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The concept of "wansui" (ten thousand years)

If you are a fan of Chinese historical dramas, then you may have heard this phrase being used when people address the Chinese Emperor: “吾皇萬歲萬歲萬萬歲 (trad.)/ 吾皇万岁万岁万万岁 (simp.): wu huang wan sui, wan sui, wan wan sui”.

This phrase means in English: “may our Emperor live ten thousand years, ten thousand years, ten thousand of ten thousand years” or loosely translates to “may our Emperor live forever”. The phrase is more commonly used as wansui 萬歲/ 万岁, which means ten thousand years.

This phrase, used in TV dramas, is fictionised to an extent, but it got me wondering, why is wansui equated to living forever? What is this concept of wansui, or ten thousand years?

Wansui, or manseoi in Cantonese, mansae in Korean, banzai in Japanese and van tue in Vietnamese, is an East Asian reference used historically to wish the monarch long life and used in modern times in celebratory contexts or used to convey feelings of triumph or excitement. It’s similar to the English phrase of “long live”, or the Spanish word “viva!”

But how did the phrase wansui originate?

In China, the phrase wansui was originally not exclusively used to address the emperor.

Prior to the Qin Dynasty (221 BCE – 206 BCE) in China, the term wansui was used amongst commoners as a way of expressing their joy over something.

It was during the reign of Emperor Wu of the Han Dynasty (r. 141 BCE – 87 BCE) that the term wansui was used to refer to the emperor. It was said that in the year 110 BCE, Emperor Wu led an entourage of government officials to Mount Song to perform a ritual to the heavens.

The government officials, wanting to please the emperor and wish him long life, started yelling out “wansui!” to the emperor.

When Emperor Wu heard the chant, he asked the officials: “who is chanting wansui at me?”

The officials looked at each other and said: “It ain’t us Your Majesty.”

They played dumb and said that it wasn’t them that were chanting wansui, but that it was the mountain that was chanting wansui.

Emperor Wu took this as a sign that it was the heaven’s wishes for him to be called wansui, and hence the term wansui became a term to refer to the Emperor of China. However, at this stage, it was still acceptable for commoners to use the word wansui amongst themselves.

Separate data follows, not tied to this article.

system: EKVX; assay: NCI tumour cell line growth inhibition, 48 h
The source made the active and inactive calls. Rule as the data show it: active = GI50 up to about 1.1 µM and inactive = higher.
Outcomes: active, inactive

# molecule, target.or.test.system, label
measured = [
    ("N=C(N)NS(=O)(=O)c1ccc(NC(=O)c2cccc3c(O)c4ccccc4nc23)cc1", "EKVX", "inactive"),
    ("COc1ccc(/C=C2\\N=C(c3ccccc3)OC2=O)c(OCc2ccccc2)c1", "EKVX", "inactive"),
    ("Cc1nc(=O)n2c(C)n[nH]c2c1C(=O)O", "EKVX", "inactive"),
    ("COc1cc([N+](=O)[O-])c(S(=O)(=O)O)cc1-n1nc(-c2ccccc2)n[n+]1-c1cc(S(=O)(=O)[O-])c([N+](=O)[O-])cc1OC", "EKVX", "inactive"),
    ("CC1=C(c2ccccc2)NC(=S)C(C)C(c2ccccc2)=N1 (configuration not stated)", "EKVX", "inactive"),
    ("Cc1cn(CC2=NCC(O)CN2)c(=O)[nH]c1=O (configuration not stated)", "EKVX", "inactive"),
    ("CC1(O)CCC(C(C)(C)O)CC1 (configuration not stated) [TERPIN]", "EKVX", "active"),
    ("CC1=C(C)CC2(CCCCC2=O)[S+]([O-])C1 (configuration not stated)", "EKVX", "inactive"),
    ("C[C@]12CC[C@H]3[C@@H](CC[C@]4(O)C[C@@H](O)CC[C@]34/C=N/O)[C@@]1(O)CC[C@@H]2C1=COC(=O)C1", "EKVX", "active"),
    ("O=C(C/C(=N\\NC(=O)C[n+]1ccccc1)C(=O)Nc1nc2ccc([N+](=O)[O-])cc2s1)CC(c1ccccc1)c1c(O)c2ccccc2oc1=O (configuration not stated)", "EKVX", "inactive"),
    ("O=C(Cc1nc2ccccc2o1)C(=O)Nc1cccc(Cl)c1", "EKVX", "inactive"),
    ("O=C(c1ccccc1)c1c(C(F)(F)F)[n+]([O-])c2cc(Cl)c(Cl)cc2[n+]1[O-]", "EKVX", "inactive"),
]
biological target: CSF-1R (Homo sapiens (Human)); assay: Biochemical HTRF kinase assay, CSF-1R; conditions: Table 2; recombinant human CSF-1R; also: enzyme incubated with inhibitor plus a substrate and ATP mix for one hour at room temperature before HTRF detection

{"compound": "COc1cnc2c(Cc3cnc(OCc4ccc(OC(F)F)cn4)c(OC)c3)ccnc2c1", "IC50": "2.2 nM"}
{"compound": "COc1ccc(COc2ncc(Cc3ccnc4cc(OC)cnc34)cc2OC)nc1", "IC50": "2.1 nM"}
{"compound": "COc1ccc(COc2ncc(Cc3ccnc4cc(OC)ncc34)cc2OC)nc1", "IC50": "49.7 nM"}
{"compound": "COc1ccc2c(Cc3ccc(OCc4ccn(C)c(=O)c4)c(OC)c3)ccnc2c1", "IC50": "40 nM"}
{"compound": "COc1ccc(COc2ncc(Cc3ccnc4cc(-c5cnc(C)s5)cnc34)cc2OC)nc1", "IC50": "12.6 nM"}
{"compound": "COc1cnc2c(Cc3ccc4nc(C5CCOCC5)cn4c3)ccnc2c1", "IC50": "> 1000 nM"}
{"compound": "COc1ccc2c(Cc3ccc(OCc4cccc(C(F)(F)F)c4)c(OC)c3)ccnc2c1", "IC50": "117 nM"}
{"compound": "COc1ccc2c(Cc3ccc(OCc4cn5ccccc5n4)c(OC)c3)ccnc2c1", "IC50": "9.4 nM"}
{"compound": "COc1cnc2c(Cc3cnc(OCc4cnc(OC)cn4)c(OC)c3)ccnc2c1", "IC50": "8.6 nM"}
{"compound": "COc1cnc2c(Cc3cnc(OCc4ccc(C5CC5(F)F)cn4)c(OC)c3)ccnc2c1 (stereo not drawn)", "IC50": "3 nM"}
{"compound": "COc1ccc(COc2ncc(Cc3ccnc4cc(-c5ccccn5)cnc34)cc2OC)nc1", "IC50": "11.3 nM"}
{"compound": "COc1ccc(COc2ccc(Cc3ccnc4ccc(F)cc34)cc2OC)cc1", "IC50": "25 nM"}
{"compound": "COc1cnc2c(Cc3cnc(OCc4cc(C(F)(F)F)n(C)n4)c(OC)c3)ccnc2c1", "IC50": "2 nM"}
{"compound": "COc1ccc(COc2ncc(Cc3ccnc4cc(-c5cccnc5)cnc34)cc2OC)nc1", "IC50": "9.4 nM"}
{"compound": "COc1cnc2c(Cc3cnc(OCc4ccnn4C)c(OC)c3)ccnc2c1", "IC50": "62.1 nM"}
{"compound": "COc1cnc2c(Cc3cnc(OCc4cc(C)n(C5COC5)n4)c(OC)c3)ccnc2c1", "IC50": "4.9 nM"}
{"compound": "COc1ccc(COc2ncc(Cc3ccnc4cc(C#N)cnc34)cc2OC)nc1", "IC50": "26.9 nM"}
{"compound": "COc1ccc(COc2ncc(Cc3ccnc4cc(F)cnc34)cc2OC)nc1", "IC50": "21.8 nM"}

During the Song Dynasty (960 CE -1279 CE) however, the phrase wansui became a term used exclusively for the emperor. There’s an interesting origin story about this one too.

As the story goes, there was a powerful government official named Cao Liyong and he had a nephew named Cao Rui. Cao Liyong was an intelligent man and a capable official, but Cao Rui was the opposite and was a bit messed up in the head.

One day, Cao Rui got blind drunk and decided to put on a yellow robe (which only the emperor could wear) and got a bunch of people to chant wansui to him. When the Emperor Renzong got wind of this, he executed Cao Rui and demoted his uncle Cao Liyong.

The message was clear. Only the emperor could wear a yellow robe, and only the emperor was allowed to be called “wansui”.

Even powerful figures who controlled weak emperors after the Song Dynasty could not be referred to as wansui. For example, during the Ming Dynasty, there was a powerful eunuch called Wei Zongxian (1568 CE – 1627 CE) who was the de facto leader of China during this time and controlled the Tianqi Emperor as a puppet.

But even Wei Zongxian could not be referred to as “wansui”. Instead, he was referred to as “jiu qian sui”, which means nine thousand years in English. This was to show that Wei Zongxian was still below the Emperor (albeit nominally) because he could only be referred to as “nine thousand years” and not “ten thousand years”.

So why did they use ten thousand years though for the phrase?

Why not something larger like: a million years?

It’s because ten thousand in years, or “wan” was the largest numerical unit in Chinese for a long time in its history (until the recent creation of the Chinese word “yi 亿” or “100 million” in English).

Hence, in ancient China, ten thousand was a big number, and any references to “wan” in the context of time meant a really long time, hence “wan” became ubiquitous with everlasting life, leading to the term wansui.

The use of phrase wansui spread into Japan and used as early as the 8th century to refer to the Japanese Emperor, where it is known in Japanese as banzai. Banzai became consistently used as a term for the emperor from the Meiji period onwards around 1890, and perhaps the most conspicuous use of the word banzai is in World War 2 films, where Japanese soldiers scream “Tennōheika Banzai!” whilst charging at the American soldiers.

The term “banzai charge”, coined to refer to this human wave and swarming tactics by the Japanese soldiers, was because of the soldiers’ use of the word banzai whilst charging towards the American lines.

“Tennōheika Banzai” (天皇陛下万歳) means in English “may his majesty the Emperor live to ten thousand years old”.

Ok, time to go now, long live the Bamboo History Podcast, wansui!


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